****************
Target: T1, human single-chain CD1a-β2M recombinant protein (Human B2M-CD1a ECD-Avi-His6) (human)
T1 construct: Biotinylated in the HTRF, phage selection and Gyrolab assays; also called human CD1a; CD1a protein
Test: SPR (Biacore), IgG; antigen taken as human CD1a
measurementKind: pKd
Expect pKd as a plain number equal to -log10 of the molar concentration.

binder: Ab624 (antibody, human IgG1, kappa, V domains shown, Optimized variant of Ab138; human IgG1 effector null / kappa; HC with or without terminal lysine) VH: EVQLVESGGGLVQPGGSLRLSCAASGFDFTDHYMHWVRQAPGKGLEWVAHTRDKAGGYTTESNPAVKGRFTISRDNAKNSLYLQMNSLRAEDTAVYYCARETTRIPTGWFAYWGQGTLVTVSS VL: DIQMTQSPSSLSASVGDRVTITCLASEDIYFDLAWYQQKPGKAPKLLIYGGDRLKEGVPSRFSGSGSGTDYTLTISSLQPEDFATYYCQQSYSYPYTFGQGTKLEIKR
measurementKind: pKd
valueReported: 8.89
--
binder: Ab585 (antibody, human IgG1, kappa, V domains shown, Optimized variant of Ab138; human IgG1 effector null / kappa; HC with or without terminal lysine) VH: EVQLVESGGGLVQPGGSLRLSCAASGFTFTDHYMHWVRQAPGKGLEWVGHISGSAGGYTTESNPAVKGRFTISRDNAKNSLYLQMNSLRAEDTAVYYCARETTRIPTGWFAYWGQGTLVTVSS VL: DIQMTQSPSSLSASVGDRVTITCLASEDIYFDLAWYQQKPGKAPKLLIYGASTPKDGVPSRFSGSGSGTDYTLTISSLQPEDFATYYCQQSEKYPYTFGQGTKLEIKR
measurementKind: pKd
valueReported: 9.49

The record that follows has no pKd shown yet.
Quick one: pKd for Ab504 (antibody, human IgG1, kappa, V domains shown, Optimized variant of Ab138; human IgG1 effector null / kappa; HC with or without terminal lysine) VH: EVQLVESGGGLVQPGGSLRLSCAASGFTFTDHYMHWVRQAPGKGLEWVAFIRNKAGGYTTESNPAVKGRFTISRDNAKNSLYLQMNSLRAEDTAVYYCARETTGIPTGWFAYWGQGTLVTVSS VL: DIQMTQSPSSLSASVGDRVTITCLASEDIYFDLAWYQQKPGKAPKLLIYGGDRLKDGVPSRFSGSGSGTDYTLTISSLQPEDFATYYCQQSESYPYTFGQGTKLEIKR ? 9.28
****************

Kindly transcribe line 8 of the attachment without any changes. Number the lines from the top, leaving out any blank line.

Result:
valueReported: 8.89